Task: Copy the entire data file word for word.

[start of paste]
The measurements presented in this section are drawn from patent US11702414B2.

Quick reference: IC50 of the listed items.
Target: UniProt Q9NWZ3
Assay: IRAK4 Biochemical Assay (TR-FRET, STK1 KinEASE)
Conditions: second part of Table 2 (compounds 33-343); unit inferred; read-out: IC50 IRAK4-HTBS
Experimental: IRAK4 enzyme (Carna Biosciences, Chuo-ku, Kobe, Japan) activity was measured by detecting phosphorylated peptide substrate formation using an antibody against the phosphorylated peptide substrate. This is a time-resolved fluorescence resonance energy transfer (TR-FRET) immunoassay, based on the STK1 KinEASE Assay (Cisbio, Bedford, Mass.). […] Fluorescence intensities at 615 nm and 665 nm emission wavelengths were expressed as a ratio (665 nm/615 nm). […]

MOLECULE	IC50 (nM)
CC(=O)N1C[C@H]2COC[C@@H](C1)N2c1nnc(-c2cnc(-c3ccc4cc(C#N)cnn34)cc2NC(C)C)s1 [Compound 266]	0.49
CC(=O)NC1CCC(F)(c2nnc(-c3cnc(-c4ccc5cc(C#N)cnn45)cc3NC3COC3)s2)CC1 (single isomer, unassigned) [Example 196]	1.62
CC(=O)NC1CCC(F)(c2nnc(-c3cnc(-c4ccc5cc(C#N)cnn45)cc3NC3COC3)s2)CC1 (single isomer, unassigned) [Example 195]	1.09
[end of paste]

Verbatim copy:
The measurements presented in this section are drawn from patent US11702414B2.

Quick reference: IC50 of the listed items.
Target: UniProt Q9NWZ3
Assay: IRAK4 Biochemical Assay (TR-FRET, STK1 KinEASE)
Conditions: second part of Table 2 (compounds 33-343); unit inferred; read-out: IC50 IRAK4-HTBS
Experimental: IRAK4 enzyme (Carna Biosciences, Chuo-ku, Kobe, Japan) activity was measured by detecting phosphorylated peptide substrate formation using an antibody against the phosphorylated peptide substrate. This is a time-resolved fluorescence resonance energy transfer (TR-FRET) immunoassay, based on the STK1 KinEASE Assay (Cisbio, Bedford, Mass.). […] Fluorescence intensities at 615 nm and 665 nm emission wavelengths were expressed as a ratio (665 nm/615 nm). […]

MOLECULE	IC50 (nM)
CC(=O)N1C[C@H]2COC[C@@H](C1)N2c1nnc(-c2cnc(-c3ccc4cc(C#N)cnn34)cc2NC(C)C)s1 [Compound 266]	0.49
CC(=O)NC1CCC(F)(c2nnc(-c3cnc(-c4ccc5cc(C#N)cnn45)cc3NC3COC3)s2)CC1 (single isomer, unassigned) [Example 196]	1.62
CC(=O)NC1CCC(F)(c2nnc(-c3cnc(-c4ccc5cc(C#N)cnn45)cc3NC3COC3)s2)CC1 (single isomer, unassigned) [Example 195]	1.09